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INCITE Allocation Helping Drive Research in Future Accelerator Design

September 1, 2006

Using an allocation of 2.5 million processor hours on Seaborg at NERSC, a  team led by Cameron Geddes of  Lawrence Berkeley National Laboratory  is creating detailed 3D simulations of  laser-driven wakefield particle accelerators (LWFAs), providing crucial under- standing of the next generation of particle  accelerators and ultrafast applications in  chemistry and biology. 

The allocation was awarded under DOE’s  Innovative and Novel Computational  Impact on Theory and Experiment  (INCITE) program, which provides large  allocations to high-impact projects related  to DOE’s mission areas. Plasmas are not  subject to the electrical breakdown that  limits conventional accelerators, and  LWFAs have demonstrated accelerating  gradients thousands of times those  obtained in conventional accelerators  using the electric field of a plasma wave  (the wakefield) driven by an intense laser.  

Plasma-based accelerators hence offer  a path to more compact machines, and  also to high-current ultrashort electron  bunches, which may revolutionize applications of accelerators to radiation sources  as well as applications in chemistry and  biology. 

“Future particle accelerators may use  laser-driven plasmas to accelerate particles in as little as a thousandth of the  length required by conventional machines,  and our INCITE allocation is allowing us   to create simulations with detailed three- dimensional modeling of such accelerators,”  Geddes said. “These simulations are computationally intensive because the laser  wavelength (micron) must be resolved  over the acceleration length of centimeters.  Coupled with experiments, these simulations are developing the detailed understanding of laser acceleration needed to  apply this technology to future higher  energy particle physics experiments and  to compact machines for medicine and  laboratory science.” 

In addition to Geddes, the team includes  Carl Schroeder, Eric Esarey and Wim  Leemans of LBNL, and David Bruhwiler  and John Cary of Tech-X Corp.  

Recent experiments have demonstrated  for the first time the production of high- quality electron beams in a high-gradient  laser wakefield accelerator. This was  achieved in an LBNL laboratory by extending  the interaction distance using a pre-formed  plasma density structure, or channel, to guide the drive laser pulse over many diffraction ranges. Such beams allow laser-plasma accelerators to be considered seriously as alternatives to conventional accelerators for a wide variety of applications  that demand high-quality electron bunches,  making simulations to understand their  behavior imperative.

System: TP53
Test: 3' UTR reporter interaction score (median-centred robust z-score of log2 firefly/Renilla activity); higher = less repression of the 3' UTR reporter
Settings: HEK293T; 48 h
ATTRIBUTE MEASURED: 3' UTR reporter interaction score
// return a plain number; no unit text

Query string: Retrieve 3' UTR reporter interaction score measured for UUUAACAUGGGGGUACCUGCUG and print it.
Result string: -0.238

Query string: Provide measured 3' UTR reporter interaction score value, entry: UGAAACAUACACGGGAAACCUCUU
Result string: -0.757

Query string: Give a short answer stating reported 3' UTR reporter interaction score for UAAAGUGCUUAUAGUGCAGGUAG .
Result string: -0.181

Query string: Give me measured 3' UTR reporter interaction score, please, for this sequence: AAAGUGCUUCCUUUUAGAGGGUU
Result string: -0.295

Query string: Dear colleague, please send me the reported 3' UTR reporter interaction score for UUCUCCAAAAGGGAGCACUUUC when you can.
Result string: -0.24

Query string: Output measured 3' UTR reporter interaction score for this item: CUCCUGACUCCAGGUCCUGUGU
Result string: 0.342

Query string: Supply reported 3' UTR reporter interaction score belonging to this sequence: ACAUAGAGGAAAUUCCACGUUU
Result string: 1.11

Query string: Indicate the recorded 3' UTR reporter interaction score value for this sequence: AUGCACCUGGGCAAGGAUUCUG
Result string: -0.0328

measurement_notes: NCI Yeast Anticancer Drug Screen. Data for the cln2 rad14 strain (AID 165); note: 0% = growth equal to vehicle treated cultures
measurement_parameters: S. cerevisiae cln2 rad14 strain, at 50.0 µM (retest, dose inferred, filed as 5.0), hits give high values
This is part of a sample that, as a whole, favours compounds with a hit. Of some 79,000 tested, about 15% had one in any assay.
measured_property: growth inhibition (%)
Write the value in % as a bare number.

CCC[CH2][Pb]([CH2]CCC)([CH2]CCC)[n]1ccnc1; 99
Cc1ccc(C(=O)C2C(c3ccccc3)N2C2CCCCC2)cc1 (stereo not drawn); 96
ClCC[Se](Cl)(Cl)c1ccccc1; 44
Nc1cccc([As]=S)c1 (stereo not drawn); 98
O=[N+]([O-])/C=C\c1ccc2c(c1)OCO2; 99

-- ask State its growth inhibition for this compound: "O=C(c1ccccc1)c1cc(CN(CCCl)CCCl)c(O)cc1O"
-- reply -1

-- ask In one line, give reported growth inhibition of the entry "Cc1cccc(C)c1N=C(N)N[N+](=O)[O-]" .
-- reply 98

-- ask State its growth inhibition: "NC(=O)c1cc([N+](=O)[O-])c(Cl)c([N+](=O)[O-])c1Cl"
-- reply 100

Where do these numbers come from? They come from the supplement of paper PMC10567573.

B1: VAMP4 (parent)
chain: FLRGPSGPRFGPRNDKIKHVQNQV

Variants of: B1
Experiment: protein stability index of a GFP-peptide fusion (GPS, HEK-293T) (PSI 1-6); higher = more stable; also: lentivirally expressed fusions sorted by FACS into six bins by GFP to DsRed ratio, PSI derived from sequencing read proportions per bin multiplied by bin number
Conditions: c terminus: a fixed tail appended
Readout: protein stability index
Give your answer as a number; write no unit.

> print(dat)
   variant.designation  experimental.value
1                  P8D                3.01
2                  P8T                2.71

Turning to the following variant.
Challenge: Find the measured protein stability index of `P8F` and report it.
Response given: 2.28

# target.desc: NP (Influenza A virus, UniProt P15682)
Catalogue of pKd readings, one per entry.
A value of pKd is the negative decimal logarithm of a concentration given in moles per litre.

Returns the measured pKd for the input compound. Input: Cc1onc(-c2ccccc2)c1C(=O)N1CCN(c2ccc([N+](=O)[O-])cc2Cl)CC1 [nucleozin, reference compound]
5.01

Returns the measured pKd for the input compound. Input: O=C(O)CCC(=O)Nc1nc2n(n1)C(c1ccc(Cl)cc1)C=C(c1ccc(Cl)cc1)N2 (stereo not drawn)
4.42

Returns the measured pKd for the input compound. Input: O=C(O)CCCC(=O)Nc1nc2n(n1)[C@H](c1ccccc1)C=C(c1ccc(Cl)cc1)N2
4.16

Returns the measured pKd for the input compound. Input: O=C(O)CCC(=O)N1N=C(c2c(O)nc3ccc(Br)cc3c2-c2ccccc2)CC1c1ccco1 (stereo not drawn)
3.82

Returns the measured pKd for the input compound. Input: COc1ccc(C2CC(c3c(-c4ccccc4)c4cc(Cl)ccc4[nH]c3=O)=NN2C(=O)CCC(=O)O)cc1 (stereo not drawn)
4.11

Particle-in-cell simulations are a crucial  tool in interpreting these experiments and  planning the next generation because they  can resolve kinetics and particle trapping.  Such simulations have shown that the  important physics for production of narrow  energy spread in recent experiments is  that trapping of an initial bunch of electrons loads the wake, suppressing further  injection and forming a bunch of electrons  isolated in phase space. At the dephasing  point, as the bunch begins to outrun the  wake, the particles are then concentrated  near a single energy and a high quality  bunch is obtained. Only a single wake  period contributes to the high energy bunch,  and hence the electron bunch length is  near 10 fs, indicating that a compact ultra- fast electron source with high beam quality  has been developed.

While two-dimensional simulations showed  the essential physics and demonstrated  the applicability of the VORPAL code used in  this project (and its scaling to thousands of  processors), substantially higher resolution  as well as three-dimensional effects are  important in order to allow detailed understanding of the physics of these accelerators  and the eventual construction of accelerators for applications, according to Geddes.  

Scaling from existing runs, reasonable  three dimensional modeling of current  experiments (100 MeV class) as well as  new GeV-class experiments requires a  few hundred thousand to a million hours of  Seaborg time per run, and the INCITE  program is providing 2.5 million hours to  allow several such runs.  

“The ability to do such high-resolution runs  with full particle models is also vital to the  development of reduced models which  may reduce computation methods in the  future, but which require benchmarking  against cases of experimental interest at  sufficiently high resolution to give confi- dence in the results,” Geddes said.

About NERSC and Berkeley Lab
The National Energy Research Scientific Computing Center (NERSC) is a U.S. Department of Energy Office of Science User Facility that serves as the primary high-performance computing center for scientific research sponsored by the Office of Science. Located at Lawrence Berkeley National Laboratory, the NERSC Center serves more than 7,000 scientists at national laboratories and universities researching a wide range of problems in combustion, climate modeling, fusion energy, materials science, physics, chemistry, computational biology, and other disciplines. Berkeley Lab is a DOE national laboratory located in Berkeley, California. It conducts unclassified scientific research and is managed by the University of California for the U.S. Department of Energy. »Learn more about computing sciences at Berkeley Lab.